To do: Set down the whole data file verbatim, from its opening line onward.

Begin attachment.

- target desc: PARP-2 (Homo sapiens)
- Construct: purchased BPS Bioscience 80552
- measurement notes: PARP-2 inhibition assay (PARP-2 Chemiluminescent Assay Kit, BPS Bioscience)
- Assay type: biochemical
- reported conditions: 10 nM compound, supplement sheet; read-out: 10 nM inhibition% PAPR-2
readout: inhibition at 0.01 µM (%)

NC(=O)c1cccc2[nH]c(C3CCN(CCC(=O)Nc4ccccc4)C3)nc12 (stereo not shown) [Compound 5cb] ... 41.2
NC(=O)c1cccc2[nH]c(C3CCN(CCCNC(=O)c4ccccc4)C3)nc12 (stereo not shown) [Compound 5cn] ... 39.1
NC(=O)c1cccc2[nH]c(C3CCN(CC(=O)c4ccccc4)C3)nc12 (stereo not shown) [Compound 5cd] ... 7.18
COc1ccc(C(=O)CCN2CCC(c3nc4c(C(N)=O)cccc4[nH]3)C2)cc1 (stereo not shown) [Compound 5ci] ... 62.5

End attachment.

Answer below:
- target desc: PARP-2 (Homo sapiens)
- Construct: purchased BPS Bioscience 80552
- measurement notes: PARP-2 inhibition assay (PARP-2 Chemiluminescent Assay Kit, BPS Bioscience)
- Assay type: biochemical
- reported conditions: 10 nM compound, supplement sheet; read-out: 10 nM inhibition% PAPR-2
readout: inhibition at 0.01 µM (%)

NC(=O)c1cccc2[nH]c(C3CCN(CCC(=O)Nc4ccccc4)C3)nc12 (stereo not shown) [Compound 5cb] ... 41.2
NC(=O)c1cccc2[nH]c(C3CCN(CCCNC(=O)c4ccccc4)C3)nc12 (stereo not shown) [Compound 5cn] ... 39.1
NC(=O)c1cccc2[nH]c(C3CCN(CC(=O)c4ccccc4)C3)nc12 (stereo not shown) [Compound 5cd] ... 7.18
COc1ccc(C(=O)CCN2CCC(c3nc4c(C(N)=O)cccc4[nH]3)C2)cc1 (stereo not shown) [Compound 5ci] ... 62.5